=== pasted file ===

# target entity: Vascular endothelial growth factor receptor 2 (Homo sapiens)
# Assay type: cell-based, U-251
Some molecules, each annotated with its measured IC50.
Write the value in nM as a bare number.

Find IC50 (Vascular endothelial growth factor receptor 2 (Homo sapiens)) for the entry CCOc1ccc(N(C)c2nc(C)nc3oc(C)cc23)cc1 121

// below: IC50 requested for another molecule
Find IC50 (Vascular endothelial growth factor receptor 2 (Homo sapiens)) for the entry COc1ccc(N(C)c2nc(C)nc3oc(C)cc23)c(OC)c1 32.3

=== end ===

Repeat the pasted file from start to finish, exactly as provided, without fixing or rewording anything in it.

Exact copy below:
# target entity: Vascular endothelial growth factor receptor 2 (Homo sapiens)
# Assay type: cell-based, U-251
Some molecules, each annotated with its measured IC50.
Write the value in nM as a bare number.

Find IC50 (Vascular endothelial growth factor receptor 2 (Homo sapiens)) for the entry CCOc1ccc(N(C)c2nc(C)nc3oc(C)cc23)cc1 121

// below: IC50 requested for another molecule
Find IC50 (Vascular endothelial growth factor receptor 2 (Homo sapiens)) for the entry COc1ccc(N(C)c2nc(C)nc3oc(C)cc23)c(OC)c1 32.3